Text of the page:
The first GEO satellite, named COMPASS-G2, was launched on April 15, 2009. It was used for technical experiments such as GEO orbit determination and time synchronization. Now the satellite is in orbit. The second GEO satellite was launched on January 17, 2010. It was initially located at 160°E to secure the ITU-related filing but, after in-orbit test and experiment verification, it moved to 144.5°E and is now operating well. The third GEO satellite was launched on June 2, 2010. Initially located at 84.6°E to carry out in-orbit tests, it was moved to 84°E and now operates optimally. The fourth GEO satellite was launched on November 1, 2010, and is located at 160°E.
The first IGSO (inclined geosynchronous satellite orbit) satellite was launched on August 1, 2010; the intersection point is at 118°E. The second IGSO satellite was launched December 18, 2010, and the third IGSO satellite was launched on April 10, 2011.
TABLE 1 Launch Record of BeiDou Navigation Satellites
|Date||Type||Launch Site||Launch Carrier||Launch Cabin|
In addition, the installment and testing of ground segment components were completed and successfully realized functions. The system is able to provide initial positioning, navigation, and timing services for China and its surrounding areas.
APPLICATION OF BEIDOU NAVIGATION SATELLITE SYSTEM
From Construction to Application
Today, the BeiDou system has played an important role in many fields. It is widely used in transportation, marine fishery, hydrological monitoring, meteorological forecasting, forestry fire prevention, telecommunication and timing, power dispatching, and disaster mitigation and relief.
In disaster prevention and mitigation, the BeiDou system can help to improve rescue response and decision-making capability through broadcasting rapid and timely disaster alerts, scheduling rescue commands, and providing rapid emergency communication. Especially during the Southern China snowstorm and the earthquakes in Wenchuan, Sichuan Province, and Yushu, Qinghai Province, BeiDou terminals sent the disaster and rescue information to a command center in the first place and provided strong support to the search and rescue work.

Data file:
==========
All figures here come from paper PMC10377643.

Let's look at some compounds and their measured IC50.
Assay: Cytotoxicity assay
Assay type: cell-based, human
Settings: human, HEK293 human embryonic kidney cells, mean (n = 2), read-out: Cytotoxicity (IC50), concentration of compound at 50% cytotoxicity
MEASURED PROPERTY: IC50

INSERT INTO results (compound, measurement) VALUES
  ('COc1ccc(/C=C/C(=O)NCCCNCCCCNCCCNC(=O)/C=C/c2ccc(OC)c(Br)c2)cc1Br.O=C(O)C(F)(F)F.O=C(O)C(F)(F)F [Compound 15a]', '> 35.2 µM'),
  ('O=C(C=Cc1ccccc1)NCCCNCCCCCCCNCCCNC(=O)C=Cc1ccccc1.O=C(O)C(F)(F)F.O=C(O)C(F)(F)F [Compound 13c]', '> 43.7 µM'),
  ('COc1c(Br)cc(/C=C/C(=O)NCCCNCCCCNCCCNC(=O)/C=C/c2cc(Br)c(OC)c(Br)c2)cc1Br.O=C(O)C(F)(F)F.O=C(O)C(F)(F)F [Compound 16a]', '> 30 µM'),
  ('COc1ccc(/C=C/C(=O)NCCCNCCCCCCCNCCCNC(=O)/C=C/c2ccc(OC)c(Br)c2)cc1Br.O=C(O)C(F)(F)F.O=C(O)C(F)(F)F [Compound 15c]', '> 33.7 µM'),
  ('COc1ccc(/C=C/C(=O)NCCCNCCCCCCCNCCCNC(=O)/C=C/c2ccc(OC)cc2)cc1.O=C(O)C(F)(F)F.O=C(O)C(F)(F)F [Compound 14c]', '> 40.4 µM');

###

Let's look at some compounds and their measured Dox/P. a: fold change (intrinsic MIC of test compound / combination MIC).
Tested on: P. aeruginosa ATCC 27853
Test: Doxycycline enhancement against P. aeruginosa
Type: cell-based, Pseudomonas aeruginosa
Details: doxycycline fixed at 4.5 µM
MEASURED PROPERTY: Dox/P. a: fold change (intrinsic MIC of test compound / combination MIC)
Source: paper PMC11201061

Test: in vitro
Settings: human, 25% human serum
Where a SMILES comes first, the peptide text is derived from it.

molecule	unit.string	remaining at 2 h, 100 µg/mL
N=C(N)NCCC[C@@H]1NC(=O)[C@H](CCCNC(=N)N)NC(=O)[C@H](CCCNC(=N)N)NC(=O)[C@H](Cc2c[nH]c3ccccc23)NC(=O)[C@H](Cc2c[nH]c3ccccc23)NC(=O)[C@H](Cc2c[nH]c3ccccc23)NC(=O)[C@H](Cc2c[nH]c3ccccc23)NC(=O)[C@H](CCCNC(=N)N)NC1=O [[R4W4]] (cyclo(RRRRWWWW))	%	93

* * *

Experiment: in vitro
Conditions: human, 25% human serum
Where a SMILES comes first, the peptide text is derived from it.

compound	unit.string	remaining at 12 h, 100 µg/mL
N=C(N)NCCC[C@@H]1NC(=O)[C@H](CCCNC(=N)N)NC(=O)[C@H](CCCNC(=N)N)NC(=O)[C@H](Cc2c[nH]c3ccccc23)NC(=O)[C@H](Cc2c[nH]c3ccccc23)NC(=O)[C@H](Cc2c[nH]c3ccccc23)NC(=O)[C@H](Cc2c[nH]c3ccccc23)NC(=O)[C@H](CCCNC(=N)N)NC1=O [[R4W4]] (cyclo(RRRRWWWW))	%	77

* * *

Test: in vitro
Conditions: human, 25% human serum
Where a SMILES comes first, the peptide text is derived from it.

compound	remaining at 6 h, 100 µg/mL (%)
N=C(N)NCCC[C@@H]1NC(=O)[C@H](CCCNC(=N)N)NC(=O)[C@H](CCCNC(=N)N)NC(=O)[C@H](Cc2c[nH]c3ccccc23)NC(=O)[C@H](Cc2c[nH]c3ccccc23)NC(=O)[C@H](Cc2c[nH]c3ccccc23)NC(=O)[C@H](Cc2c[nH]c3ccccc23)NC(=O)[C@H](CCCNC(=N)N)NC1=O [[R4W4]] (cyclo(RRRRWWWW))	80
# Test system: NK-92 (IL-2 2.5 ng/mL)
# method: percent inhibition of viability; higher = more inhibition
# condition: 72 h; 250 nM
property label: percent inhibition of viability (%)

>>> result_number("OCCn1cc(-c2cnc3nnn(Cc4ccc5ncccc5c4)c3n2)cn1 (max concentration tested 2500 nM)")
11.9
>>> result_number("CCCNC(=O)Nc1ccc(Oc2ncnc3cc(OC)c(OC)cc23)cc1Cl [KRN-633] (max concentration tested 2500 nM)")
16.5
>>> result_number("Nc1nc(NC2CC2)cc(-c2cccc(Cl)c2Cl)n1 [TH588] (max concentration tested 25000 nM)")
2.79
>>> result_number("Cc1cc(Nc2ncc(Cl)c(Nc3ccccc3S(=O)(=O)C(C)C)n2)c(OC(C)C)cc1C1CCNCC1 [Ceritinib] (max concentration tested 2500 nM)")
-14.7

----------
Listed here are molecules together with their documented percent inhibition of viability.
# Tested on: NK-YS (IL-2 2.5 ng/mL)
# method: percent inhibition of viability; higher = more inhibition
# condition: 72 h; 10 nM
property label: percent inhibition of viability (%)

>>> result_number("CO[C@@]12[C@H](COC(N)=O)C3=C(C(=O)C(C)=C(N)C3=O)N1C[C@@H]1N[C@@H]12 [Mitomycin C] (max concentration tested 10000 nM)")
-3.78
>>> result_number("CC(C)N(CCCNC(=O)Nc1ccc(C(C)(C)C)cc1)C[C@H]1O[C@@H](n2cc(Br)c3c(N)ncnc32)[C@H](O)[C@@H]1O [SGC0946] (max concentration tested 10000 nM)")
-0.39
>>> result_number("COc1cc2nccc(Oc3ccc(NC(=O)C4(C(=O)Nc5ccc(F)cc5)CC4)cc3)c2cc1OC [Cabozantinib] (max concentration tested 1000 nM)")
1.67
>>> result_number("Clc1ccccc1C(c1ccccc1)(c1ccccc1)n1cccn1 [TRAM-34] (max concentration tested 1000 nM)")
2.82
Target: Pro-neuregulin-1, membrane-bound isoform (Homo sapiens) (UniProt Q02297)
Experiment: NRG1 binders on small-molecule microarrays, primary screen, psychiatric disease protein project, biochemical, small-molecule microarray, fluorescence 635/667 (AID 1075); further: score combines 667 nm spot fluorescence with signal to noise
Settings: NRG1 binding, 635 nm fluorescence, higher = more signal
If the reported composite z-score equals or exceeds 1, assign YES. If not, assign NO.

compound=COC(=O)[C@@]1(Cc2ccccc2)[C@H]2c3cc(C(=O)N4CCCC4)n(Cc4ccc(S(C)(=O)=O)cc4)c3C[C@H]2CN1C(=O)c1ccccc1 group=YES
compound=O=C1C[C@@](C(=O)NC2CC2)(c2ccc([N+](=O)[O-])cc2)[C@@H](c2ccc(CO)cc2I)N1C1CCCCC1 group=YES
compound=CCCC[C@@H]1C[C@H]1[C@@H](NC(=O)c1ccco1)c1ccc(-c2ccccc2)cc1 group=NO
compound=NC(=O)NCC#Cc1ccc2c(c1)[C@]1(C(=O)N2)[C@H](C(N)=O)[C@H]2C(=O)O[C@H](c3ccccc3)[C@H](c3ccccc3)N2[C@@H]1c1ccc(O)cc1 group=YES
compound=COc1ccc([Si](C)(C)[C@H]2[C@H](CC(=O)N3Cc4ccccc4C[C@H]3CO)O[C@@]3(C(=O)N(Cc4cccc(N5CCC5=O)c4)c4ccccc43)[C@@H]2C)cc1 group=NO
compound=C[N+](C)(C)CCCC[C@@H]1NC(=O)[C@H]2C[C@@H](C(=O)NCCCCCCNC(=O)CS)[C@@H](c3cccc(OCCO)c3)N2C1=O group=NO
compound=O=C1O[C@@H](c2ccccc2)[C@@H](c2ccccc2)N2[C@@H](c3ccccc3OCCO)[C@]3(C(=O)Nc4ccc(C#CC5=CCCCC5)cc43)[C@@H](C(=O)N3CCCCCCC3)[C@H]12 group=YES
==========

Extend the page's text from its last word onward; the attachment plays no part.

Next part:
From Application to Services
Through building an integrated BeiDou application system, the system can integrate national resources through demonstration in various trade sectors and regions and transit from single service into integrative service (Figure 2).
From Regional to Global
The applications of the BeiDou system will gradually extend from China to the Asia-Pacific region, and further extend to global by 2020 (Figure 3).
FIGURE 2 The application of BeiDou.
FIGURE 3 The coverage of BeiDou.
The BeiDou system adheres to the basic policy of opening up to the outside world and has actively engaged in international space cooperation. It supports all activities that utilize outer space for peaceful purposes and is dedicated to strong cooperation with other countries based on the equality, mutual benefit, and peaceful utilization of outer space and common development.
The international cooperation will be conducted in a phased, focused, non-discriminatory, and selective approach in accordance with the overall development plan of China’s navigation satellite system.
China’s international exchange and cooperation in the field of satellite navigation started in the 1990s. In nearly 20 years, various forms of activities have been carried out with extensive results.
In 1994, under the framework of the ITU, China started the BeiDou Navigation Satellite System frequency coordination activities. Satellite network information was submitted in accordance with the BeiDou system’s construction plan and progress.
The BeiDou system has actively participated in and supported cooperation in compatibility and interoperability of GNSS, monitoring and evaluation of the service performance of GNSS, the improvement of performance and technology in satellite navigation, GNSS applications, and GNSS international standards of civil aviation and maritime, as well as interference detection and mitigation of GNSS open services.
China has actively participated in bilateral frequency coordination meetings with the United States, the European Union (EU), and Russia. It held several meetings on compatibility and interoperability issues with the EU, attended international academic conferences and forums, such as: the ION annual conference in the United States, the European Navigation Conference, the Munich Satellite Navigation Summit, the World Radiocommunication Conference, and the meetings of ITU study groups and working groups. It also attended ICG-5 in October 2010, and the application for hosting ICG-7 in 2012 gained recognition by UNOOSA (United Nations Office for Outer Space Affairs) and ICG (International Committee on GNSS) members.
The construction and application of the BeiDou Navigation Satellite System is steadily progressing. The BeiDou system has been attaching great importance to cooperation with other countries to share experience and achievements and will continue to make contributions to GNSS and improving GNSS performance through international cooperation.
The high-level academic workshop will certainly deepen the mutual understanding between the Chinese and American experts in GNSS field. The China Satellite Navigation Office greatly supports the workshop and wishes for fruitful achievements.